All Rise for the Honorable Judge RBG


Sally Brown

The Notorious RBG left behind a legacy of Justice and Activism

Sally Brown, Content Editor

The second Female Justice on The Supreme Court of the United States (SCOTUS) passed away on September 18th, 2020. Throughout her life, she became unanimous with feminist activism and fighting for equality, especially during her time as the director of the Women’s Rights Project of the American Civil Liberties Union. Due to her extensive legal career, she was nominated to the SCOTUS by Bill Clinton in 1993 and would become the first Jewish woman to serve as a U.S. Justice. From this position, she ruled on many landmark cases. For example, her role in Roe v. Wade. The decision made in the U.S. v. Virginia determined that state-supported and funded military academies could not refuse female applicants.


The Precedents that Built Her

Born in 1933, Justice Ginsburg was taught by her mother to value education and how to be a true “lady.” Though not in the traditional and archaic sense. “My mother” Ginsburg stated, “told me to be a lady. And for her, that meant be your person, be independent”. She took this with her throughout her school career. Sorrowfully, Cecilia Bader, her mother, would never be able to witness her daughter’s greatest accomplishments for she died the day before Ruth Bader Ginsburg’s High School Graduation. Following High School, she attended Cornell University for graduate school. There she met “the only young man I dated who cared that I had a brain,” her future husband, Martin Ginsburg. Two years after he was drafted for the military, they would attend the prestigious Harvard Law School while raising their young daughter. While there she was met with hostility from the male-dominated school. The dean was once reported saying that the eight women of the class of 500 students were taking the place of qualified males. Though this would not dissuade Ruth Bader Ginsburg who would become a member of the Harvard Law Review. Though due to family reasons, she had to complete her studies at Columbia Law where she would graduate first in her class in 1959.


The Queen of the Court Room

The “Notorious RBG” would use her legal expertise to argue several landmark cases in front of the Supreme Court as an attorney for the ACLU. Many of her cases relied upon the Civil Rights Amendment. Such as, Reed v. Reed in which an Idaho Statute discriminated against women in favor of men. In a unanimous decision, the court agreed. She even took bold steps to argue, that gender discrimination hurts men too, before the Supreme Court. From this case, Frontiero v. Richardson (1973), the court concluded that the court should use a strict standard of judicial scrutiny when reviewing discriminatory laws based on sex.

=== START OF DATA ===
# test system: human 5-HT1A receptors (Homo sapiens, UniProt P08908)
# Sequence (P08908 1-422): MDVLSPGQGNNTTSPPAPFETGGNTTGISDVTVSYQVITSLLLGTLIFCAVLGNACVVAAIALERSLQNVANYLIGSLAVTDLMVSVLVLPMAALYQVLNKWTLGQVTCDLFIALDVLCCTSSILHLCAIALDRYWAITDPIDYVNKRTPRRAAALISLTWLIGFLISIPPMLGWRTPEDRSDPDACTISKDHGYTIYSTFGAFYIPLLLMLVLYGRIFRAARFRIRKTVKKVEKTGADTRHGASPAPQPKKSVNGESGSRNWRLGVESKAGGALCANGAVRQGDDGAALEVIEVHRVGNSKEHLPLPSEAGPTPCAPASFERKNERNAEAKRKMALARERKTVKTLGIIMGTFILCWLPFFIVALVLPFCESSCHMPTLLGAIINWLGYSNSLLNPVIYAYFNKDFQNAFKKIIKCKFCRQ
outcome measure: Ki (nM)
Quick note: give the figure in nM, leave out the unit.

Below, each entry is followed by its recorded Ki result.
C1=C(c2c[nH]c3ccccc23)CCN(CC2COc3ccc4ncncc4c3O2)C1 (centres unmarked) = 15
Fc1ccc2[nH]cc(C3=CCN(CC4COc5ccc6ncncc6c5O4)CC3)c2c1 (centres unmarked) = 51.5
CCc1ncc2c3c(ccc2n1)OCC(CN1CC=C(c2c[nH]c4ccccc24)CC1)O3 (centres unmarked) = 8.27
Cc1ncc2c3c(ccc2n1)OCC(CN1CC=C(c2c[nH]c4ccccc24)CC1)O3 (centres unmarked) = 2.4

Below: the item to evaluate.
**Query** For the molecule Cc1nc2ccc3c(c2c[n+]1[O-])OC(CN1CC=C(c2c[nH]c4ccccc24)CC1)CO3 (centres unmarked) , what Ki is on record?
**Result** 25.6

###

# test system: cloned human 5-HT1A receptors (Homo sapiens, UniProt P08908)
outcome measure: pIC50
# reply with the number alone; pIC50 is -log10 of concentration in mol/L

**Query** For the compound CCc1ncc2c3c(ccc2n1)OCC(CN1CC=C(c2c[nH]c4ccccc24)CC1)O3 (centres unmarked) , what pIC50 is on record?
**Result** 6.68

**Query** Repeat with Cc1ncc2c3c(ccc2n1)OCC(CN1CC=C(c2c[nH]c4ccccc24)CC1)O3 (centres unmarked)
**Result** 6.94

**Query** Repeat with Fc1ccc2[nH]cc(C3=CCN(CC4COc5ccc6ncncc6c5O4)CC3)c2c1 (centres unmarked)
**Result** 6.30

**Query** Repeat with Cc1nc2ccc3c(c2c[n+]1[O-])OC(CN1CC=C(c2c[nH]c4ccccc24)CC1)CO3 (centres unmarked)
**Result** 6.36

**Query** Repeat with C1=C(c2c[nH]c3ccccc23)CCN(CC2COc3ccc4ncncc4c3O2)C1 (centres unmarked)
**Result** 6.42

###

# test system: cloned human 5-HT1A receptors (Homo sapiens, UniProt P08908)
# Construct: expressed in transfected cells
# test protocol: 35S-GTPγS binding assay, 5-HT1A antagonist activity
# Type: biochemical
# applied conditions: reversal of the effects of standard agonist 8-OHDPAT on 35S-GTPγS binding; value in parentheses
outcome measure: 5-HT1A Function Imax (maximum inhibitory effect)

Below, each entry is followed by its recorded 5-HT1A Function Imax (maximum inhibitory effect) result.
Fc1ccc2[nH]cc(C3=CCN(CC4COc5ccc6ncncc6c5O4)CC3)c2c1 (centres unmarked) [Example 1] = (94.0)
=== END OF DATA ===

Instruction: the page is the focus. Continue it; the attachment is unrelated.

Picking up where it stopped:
In 1993, she would continue her work as a Supreme Court Justice alongside the first female Justice, Sandra Day O’Connor. From the bench, she argued for equal pay and encouraged the Lily Ledbetter Fair Pay Act which amended the limitations placed on the Civil Rights Act of 1964.


The Notorious RBG

Her legacy as a feminist icon and legal scholar will live on in the millions of young girls, briefcase in hand, dreaming of following a similar path as well as the whole nation and world. Though, even in death, she made history. In the week following her death, she will be the second woman, first being Rosa Parks, to lie in the state capital and available to public viewing.


The future of the bench hangs in the balance. Some demand that Justice Ruth Bader Ginsburg is replaced by a woman. Some would argue that President Donald Trump delivered this through his nomination of Amy Coney Barret. If confirmed she would become the third woman to sit on the Supreme Court and continue the Notorious RBG’s legacy of female leadership.